Anyone who has ever seen a horror movie with other people know that what is scary for one person may not be the same for another. Incidentally, the reasons I mentioned above correspond to the three generally-accepted kinds of scary/horror movies in the popular market today. I imagine that those who like the adrenaline rush that comes with skydiving or bungee jumping might also enjoy serial-killer horror movies like Scream (1996) or The Cabin in the Woods (2012), because of the emotional and mental peaks and valleys that are usually distributed in generous installments throughout kinds these films. Blood-and-gore seekers probably go out for films like Saw (2004), Final Girls (2015), or Cabin Fever (2002) to satisfy their morbid fascination with internal organs, while worry-warts tend to internalize and be bothered by quietly introspective scary stories like The Others (2001), Oculus (2013), and The Amytiville Horror (1979).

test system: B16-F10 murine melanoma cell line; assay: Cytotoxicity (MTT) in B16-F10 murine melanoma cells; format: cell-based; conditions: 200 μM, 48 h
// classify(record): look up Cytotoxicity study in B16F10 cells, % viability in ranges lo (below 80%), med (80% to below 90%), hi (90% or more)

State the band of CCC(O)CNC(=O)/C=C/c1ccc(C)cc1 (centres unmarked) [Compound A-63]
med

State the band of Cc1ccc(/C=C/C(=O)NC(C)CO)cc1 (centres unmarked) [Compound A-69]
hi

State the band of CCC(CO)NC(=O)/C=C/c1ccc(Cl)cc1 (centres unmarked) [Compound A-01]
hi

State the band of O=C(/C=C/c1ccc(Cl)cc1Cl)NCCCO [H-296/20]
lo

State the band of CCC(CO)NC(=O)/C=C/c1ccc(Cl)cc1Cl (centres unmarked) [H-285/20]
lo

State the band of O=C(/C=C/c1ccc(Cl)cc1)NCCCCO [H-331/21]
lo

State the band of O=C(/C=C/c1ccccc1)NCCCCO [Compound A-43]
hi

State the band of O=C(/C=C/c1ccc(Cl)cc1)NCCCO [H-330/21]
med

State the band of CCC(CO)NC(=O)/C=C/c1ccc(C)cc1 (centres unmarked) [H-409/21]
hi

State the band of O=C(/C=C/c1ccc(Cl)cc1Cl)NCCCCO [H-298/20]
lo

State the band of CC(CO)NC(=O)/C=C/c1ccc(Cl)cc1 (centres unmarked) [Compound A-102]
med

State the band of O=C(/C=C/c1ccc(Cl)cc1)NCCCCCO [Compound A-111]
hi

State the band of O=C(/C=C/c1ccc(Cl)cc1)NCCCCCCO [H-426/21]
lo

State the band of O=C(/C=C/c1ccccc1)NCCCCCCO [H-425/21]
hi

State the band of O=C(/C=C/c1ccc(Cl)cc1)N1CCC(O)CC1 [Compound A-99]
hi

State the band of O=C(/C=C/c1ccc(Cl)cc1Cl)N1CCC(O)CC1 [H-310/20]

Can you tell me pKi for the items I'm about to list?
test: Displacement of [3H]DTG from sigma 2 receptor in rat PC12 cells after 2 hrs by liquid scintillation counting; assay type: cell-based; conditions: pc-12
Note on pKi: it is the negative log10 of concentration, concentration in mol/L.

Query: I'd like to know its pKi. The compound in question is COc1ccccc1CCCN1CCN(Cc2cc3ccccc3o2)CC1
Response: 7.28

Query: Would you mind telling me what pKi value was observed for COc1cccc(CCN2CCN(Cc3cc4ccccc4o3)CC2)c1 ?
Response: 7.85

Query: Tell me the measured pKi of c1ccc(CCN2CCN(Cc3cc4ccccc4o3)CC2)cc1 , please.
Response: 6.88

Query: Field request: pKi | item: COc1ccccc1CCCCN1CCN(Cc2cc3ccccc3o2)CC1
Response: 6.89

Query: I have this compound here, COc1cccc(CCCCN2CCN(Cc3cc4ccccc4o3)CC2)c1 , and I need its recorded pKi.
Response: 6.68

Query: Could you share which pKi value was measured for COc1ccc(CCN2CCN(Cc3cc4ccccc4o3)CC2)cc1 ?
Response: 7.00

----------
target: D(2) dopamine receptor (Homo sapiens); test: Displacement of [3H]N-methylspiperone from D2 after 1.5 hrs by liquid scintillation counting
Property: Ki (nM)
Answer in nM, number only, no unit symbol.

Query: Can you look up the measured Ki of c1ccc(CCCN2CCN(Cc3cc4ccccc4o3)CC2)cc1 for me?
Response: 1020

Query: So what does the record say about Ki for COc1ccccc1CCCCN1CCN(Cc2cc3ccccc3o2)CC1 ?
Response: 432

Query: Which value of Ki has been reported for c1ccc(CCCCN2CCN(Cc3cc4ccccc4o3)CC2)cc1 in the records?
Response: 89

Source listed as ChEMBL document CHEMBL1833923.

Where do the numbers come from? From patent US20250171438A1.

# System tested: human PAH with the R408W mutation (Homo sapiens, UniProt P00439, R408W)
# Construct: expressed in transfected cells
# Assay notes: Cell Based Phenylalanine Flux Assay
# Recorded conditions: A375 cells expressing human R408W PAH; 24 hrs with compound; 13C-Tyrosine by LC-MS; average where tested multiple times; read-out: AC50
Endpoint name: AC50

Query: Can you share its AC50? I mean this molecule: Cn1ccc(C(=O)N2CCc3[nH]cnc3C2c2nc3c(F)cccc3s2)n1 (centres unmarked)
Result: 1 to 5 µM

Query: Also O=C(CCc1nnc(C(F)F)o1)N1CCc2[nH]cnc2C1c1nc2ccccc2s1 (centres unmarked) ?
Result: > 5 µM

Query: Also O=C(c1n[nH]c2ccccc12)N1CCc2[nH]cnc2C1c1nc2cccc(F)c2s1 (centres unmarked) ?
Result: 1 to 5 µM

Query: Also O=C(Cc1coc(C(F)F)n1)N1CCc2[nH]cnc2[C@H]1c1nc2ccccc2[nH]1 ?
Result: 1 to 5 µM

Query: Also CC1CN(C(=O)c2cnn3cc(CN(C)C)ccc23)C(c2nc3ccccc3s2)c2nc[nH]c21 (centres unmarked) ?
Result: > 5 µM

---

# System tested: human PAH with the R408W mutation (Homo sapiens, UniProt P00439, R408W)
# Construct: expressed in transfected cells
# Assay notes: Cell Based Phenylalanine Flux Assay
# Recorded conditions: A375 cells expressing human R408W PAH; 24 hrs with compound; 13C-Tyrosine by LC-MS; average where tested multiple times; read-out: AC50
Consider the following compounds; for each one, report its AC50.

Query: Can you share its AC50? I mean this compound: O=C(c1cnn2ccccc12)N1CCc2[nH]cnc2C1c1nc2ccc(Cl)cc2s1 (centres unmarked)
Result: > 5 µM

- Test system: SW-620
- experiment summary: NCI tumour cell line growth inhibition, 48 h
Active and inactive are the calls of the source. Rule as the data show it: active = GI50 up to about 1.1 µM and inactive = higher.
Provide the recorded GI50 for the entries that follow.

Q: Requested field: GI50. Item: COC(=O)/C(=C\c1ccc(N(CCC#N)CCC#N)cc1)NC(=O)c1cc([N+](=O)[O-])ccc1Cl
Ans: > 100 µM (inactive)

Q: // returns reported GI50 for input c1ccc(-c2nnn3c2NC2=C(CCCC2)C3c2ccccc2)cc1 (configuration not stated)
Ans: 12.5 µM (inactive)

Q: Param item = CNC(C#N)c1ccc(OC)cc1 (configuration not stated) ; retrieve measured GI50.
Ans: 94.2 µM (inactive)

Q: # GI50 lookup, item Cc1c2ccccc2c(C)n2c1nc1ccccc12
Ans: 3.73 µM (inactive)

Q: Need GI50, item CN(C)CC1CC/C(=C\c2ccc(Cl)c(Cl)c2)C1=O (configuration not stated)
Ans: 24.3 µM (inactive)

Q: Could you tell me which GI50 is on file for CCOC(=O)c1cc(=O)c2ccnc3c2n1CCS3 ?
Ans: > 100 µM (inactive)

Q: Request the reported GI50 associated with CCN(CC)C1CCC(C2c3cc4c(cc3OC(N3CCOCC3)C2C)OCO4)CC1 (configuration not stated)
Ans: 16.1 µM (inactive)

Thus, this being Halloween week, I decided to dedicate an article to scary movies – the kind that I’ve been duped into seeing over the last few years because I didn’t know they were scary in the first place. I say “duped into” because I don’t usually go out to watch horror movies; I do not like scaring myself on purpose at any given day. There are movies I saw because friends forced me to, as was the case of the first Conjuring (2014), which I watched in the cinema with my best friend, or Insidious 2 (2015)I, which my ex made me see as part of a bet he won against me. However, the scariest movies I’ve seen are those I watched by myself.